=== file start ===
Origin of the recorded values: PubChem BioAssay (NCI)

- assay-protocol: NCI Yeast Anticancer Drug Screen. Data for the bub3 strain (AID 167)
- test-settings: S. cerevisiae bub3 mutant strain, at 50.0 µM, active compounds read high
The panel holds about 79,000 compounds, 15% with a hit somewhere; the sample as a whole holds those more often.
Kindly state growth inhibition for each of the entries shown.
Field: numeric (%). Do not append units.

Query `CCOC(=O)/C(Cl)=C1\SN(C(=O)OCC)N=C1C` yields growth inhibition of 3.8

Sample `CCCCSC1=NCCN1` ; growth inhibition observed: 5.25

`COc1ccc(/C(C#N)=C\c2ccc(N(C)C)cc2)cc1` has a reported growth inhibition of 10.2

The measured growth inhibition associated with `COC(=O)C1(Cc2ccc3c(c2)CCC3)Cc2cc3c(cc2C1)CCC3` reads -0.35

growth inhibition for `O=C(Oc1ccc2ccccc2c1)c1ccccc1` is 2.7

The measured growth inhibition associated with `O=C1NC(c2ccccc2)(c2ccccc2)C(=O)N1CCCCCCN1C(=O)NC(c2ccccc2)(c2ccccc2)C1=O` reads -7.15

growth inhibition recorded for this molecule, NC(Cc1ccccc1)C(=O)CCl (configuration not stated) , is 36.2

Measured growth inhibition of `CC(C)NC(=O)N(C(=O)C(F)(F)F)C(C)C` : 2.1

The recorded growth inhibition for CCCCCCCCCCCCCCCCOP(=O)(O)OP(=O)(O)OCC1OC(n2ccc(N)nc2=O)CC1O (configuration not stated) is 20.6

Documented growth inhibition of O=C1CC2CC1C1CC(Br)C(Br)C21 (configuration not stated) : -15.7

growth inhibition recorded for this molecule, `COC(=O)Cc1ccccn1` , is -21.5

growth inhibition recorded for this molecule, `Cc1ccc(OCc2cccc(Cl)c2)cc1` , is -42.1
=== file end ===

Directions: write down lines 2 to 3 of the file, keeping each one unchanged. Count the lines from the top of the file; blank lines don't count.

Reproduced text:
- assay-protocol: NCI Yeast Anticancer Drug Screen. Data for the bub3 strain (AID 167)
- test-settings: S. cerevisiae bub3 mutant strain, at 50.0 µM, active compounds read high